New York (Dec. 5, 2003) -- Despite a track record of vulnerability to information technology security breakdowns, fast-growth small and midsized businesses aren't increasing their IT security spending, according to PricewaterhouseCoopers.

The Big Four firm's survey of chief executives at 402 companies with annual revenues ranging from $5 million to $150 million found that 46 percent of the companies suffered compromises in their IT security over the past year, but only 15 percent plan IT budget increases, and among those "relatively few" identified security as a priority.

The survey was part of PwC's most recent "Trendsetter Barometer" report on fast-growth companies.

While many of the companies took several anti-terrorism security measures after the Sept. 11, 2001, terrorist attacks, IT hasn't been the focal point.

"As corporate technology becomes increasingly advanced, security becomes all the more critical, but it would appear that many of the surveyed CEOs have only scratched the surface," said Mark Lobel, PwC's senior manager of security and privacy services.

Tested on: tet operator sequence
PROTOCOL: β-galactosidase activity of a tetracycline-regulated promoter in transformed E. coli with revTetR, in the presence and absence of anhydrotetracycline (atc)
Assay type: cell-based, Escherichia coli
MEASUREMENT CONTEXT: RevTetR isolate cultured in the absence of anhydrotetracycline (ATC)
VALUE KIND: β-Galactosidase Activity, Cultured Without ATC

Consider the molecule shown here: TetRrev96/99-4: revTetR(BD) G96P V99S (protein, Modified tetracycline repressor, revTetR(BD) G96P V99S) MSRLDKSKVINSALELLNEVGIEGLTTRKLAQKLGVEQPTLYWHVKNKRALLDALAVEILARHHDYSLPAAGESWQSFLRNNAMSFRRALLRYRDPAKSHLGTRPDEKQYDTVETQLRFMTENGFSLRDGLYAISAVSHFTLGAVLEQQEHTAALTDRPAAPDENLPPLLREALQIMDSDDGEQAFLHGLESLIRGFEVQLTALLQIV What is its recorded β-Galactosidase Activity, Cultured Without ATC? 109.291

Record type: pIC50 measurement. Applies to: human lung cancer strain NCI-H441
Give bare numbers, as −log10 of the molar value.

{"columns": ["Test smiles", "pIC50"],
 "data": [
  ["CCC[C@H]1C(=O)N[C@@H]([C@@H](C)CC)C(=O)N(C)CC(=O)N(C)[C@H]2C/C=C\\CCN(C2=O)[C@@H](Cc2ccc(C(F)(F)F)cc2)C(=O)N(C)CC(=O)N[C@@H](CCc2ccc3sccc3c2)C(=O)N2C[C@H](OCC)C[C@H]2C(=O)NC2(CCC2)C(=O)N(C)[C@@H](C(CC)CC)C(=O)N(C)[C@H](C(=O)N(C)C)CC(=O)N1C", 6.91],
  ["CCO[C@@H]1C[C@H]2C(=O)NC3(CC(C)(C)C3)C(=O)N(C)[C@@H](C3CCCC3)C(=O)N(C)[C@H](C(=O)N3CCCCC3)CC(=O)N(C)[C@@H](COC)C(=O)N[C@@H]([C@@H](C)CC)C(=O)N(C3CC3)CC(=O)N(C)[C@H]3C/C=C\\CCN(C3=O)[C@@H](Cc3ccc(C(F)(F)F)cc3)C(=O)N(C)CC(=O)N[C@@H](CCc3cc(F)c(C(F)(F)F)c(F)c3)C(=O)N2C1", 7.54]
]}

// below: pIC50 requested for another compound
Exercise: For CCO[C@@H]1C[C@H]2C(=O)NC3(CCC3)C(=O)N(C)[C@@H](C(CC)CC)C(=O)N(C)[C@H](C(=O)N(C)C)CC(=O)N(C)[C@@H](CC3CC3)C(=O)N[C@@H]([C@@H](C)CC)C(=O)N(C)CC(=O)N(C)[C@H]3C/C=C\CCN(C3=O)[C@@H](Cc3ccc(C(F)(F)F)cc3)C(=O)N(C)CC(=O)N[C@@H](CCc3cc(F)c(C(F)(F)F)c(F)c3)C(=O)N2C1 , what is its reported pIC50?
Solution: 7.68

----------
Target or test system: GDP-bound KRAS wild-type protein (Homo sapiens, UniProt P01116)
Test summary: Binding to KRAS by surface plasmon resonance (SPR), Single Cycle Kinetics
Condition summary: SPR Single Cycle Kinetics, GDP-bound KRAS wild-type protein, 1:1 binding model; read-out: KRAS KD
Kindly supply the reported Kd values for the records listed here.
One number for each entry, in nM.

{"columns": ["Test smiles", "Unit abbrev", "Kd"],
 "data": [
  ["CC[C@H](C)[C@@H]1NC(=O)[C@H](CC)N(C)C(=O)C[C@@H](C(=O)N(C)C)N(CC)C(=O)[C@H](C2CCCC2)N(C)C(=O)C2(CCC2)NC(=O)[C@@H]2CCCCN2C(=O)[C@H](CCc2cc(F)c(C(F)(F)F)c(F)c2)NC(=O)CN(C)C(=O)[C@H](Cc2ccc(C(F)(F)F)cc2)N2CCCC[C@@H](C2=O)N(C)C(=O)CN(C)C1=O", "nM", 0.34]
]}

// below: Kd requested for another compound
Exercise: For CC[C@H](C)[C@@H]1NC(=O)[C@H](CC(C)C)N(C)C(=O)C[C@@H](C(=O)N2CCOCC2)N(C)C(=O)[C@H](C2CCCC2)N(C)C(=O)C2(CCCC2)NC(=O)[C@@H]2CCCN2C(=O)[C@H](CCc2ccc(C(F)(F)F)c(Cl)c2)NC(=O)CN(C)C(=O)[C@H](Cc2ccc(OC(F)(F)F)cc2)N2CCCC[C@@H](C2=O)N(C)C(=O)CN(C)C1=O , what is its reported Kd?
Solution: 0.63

Computer viruses or worms hit 90 percent of the affected companies. Other breaches, according to PwC, included unauthorized entry to systems, denial of service caused by outside forces, manipulated programs, and intrusion on mobile/ wireless systems. While hackers were the culprits identified most often, employees are suspected in 7 percent of the cases, former employees are suspected in 3 percent, and competitors in 2 percent.

-- WebCPA staff

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